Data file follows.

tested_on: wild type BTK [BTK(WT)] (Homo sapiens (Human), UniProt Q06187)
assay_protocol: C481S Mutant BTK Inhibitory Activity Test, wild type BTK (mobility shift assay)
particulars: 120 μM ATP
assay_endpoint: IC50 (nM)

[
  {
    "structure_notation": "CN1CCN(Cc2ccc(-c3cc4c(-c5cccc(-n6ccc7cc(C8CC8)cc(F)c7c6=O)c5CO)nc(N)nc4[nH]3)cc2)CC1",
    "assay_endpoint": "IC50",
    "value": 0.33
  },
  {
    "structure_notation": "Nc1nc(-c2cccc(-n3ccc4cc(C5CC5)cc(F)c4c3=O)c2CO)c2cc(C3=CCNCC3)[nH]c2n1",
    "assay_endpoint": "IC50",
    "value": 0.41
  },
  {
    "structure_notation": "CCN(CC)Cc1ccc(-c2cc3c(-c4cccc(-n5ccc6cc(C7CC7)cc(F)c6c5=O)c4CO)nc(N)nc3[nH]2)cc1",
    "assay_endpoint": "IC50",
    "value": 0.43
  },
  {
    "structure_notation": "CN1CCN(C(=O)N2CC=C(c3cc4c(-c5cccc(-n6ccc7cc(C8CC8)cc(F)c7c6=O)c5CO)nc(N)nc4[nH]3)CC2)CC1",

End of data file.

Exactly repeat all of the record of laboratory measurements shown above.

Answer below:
tested_on: wild type BTK [BTK(WT)] (Homo sapiens (Human), UniProt Q06187)
assay_protocol: C481S Mutant BTK Inhibitory Activity Test, wild type BTK (mobility shift assay)
particulars: 120 μM ATP
assay_endpoint: IC50 (nM)

[
  {
    "structure_notation": "CN1CCN(Cc2ccc(-c3cc4c(-c5cccc(-n6ccc7cc(C8CC8)cc(F)c7c6=O)c5CO)nc(N)nc4[nH]3)cc2)CC1",
    "assay_endpoint": "IC50",
    "value": 0.33
  },
  {
    "structure_notation": "Nc1nc(-c2cccc(-n3ccc4cc(C5CC5)cc(F)c4c3=O)c2CO)c2cc(C3=CCNCC3)[nH]c2n1",
    "assay_endpoint": "IC50",
    "value": 0.41
  },
  {
    "structure_notation": "CCN(CC)Cc1ccc(-c2cc3c(-c4cccc(-n5ccc6cc(C7CC7)cc(F)c6c5=O)c4CO)nc(N)nc3[nH]2)cc1",
    "assay_endpoint": "IC50",
    "value": 0.43
  },
  {
    "structure_notation": "CN1CCN(C(=O)N2CC=C(c3cc4c(-c5cccc(-n6ccc7cc(C8CC8)cc(F)c7c6=O)c5CO)nc(N)nc4[nH]3)CC2)CC1",